On a clinical work in institution with a psychotic child
In this article, I present the elaboration of a clinical work realized at Courtil with a psychotic child. It is not an analytic cure but the result of an institutional practice underpinned by a reference to Lacanian psychoanalysis. I will account for three years of work in the daily living, workshop and leisure activities of the child. Damien was nine when he arrived at Courtil; he will be twelve at the first publication of this article. In the first part, I specify what bases a diagnosis of psychosis for this child. In the second, I develop the work carried out in the institution.
A case of psychosis
The foreclosure of the Name-of-the-father cannot be seen with the naked eye. It is deduced from the phenomena which are its effects. In this way one can locate for Damien a series of consequences of the failure of the paternal metaphor.
The treatment of the signifier
Damien's position in relation to the signifier manifests itself in a series of language problems. When he speaks, he stutters, stumbles over words and constructs sentences with difficulty. The words are cut into syllables, repeated and linked in disorder. For example, "Me, I love mama." becomes "Ma ma I love me mom me mom I love..." The sentence only ends because Damien is out of breath. Certain words, incomprehensible, are assemblages of many words, for example, "hippopo-cut-up-a-must." They don't make any sense to Damien, who is incapable of repeating them moreover.
His relation to signification is particular. He confuses words such as: death - deaf, head - had, Mark - mart, etc.
He operates two sorts of feedback of one signifier to another, which in no case represent the subject. The first form of feedback is the logical opposition big - little, nice - mean, etc. The signifier is fedback to its opposite without producing any signification. On the contrary, this operation divides Damien into two parts. His right hand and his left hand are characters incarnating a good side and a bad side, a big one and a little one, a strong one and a weak one. Damien is divided by the signifying opposition, not represented by it. He is thus not divided in the sense of the $, the divided subject, but petrified in the signifying opposition, massively identified to it.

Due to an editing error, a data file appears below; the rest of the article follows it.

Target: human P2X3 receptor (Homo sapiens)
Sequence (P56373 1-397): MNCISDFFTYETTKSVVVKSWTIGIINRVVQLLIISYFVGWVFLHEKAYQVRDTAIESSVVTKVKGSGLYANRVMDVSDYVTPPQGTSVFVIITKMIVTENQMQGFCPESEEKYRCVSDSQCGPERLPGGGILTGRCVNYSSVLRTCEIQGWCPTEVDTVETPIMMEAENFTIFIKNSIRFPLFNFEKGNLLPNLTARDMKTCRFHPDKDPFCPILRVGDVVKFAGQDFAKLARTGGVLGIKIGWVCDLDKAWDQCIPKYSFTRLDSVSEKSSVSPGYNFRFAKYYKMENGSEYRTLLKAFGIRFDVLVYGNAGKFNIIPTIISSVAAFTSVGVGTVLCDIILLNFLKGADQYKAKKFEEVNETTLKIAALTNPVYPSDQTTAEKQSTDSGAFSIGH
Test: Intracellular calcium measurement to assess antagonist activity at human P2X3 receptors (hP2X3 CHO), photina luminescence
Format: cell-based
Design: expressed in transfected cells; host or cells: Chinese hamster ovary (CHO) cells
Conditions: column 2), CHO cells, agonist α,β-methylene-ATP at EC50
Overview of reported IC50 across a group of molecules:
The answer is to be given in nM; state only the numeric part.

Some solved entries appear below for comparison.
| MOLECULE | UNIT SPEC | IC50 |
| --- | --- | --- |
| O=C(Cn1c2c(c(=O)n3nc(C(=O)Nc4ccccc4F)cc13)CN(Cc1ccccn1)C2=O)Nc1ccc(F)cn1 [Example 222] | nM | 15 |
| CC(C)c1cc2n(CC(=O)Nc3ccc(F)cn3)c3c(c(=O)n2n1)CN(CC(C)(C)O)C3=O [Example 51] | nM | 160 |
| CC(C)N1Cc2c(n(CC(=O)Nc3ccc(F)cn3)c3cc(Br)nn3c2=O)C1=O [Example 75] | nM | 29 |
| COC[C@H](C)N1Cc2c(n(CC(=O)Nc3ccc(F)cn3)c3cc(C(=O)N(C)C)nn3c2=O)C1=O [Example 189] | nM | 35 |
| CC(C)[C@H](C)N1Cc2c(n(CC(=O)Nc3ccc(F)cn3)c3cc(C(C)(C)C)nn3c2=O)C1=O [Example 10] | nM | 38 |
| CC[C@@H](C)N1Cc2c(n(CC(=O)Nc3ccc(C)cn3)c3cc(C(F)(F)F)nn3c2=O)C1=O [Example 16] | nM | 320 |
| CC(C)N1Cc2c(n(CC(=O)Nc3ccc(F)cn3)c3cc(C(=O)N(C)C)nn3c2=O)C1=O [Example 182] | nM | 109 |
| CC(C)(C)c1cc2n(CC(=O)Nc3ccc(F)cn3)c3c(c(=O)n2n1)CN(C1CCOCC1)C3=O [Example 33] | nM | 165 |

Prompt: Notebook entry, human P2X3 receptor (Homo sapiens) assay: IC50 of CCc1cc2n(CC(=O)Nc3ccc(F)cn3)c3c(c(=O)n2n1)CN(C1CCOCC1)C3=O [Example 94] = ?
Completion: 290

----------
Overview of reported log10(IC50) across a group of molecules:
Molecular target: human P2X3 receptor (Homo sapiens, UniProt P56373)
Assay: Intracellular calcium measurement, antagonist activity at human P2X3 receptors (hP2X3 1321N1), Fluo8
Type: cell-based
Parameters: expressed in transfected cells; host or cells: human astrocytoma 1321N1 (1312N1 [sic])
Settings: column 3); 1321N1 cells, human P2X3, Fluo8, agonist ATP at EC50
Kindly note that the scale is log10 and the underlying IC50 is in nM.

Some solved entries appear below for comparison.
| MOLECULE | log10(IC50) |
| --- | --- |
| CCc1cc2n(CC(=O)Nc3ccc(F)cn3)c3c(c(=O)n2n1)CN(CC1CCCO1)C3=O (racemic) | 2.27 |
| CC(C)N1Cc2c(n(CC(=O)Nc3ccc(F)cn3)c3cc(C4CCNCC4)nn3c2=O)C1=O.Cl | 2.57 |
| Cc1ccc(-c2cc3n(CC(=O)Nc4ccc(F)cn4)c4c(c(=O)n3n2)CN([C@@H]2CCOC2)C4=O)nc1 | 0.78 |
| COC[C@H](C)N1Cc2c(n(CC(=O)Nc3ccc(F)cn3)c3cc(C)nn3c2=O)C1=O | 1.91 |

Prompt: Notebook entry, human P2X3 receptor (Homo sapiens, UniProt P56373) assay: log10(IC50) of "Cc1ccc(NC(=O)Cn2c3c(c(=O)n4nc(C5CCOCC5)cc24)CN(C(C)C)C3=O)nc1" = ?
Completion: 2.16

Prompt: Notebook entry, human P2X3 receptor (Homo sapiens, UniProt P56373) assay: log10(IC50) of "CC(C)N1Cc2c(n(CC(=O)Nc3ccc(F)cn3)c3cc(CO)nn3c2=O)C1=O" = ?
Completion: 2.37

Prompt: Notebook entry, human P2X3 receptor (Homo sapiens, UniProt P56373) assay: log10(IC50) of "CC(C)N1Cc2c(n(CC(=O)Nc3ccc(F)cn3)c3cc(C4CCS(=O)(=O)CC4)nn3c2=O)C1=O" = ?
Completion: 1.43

The second form of feedback of one signifier to another is made by contiguity: devouring, incorporating, disemboweling, dividing, reconstructing, devouring, etc. These series are closed on themselves and turn round and round. The passage from one term to another doesn't produce signification, doesn't represent the subject. He is the devouring, incorporating, etc.
The foreclosure of the signifier for the Name-of-the-father produces for him a pluralization of master signifiers, a swarm of S1s without S2s and thus without the aphanisis of the subject.
The dissolution of the imaginary
This particular relation to the signifier has for correlate a dissolution of the imaginary order: "topical regression to the mirror stage," Lacan said1. This is manifest in the doubling of the ego. For example, when he draws a person, a second appears in the first. He recognizes himself as double: "It's me, Damien, the good and the bad." Other times, from each hand of the person drawn emerges several people. Note what he says of his reflection in the mirror: he says, "Two Damiens."
This dissociation is found again in his relations with his peers, particularly with children of the same size as him. He wants to put himself in their place, latches on to them or mimics their traits in a massive fashion. When he plays with the others and they appear stronger than him, they then become aggressors, persecutors. The other is suddenly the big one, the strong one, the cock, the monster... This makes an immediate return on the body and divides it in two. He bites one of his hands while threatening the other child with the other hand, sometimes with an object, or he might even give the other child this other hand. This sort of rage can also burst out when he finds himself separated from the other by a limit: the door or the street. The limit makes a mirror, a screen which puts him in a position of aggressivity. The axis of mirror symmetry sends him back to corporal symmetry (left-right), taken up again in the symmetry of the signifying opposition (mean-nice).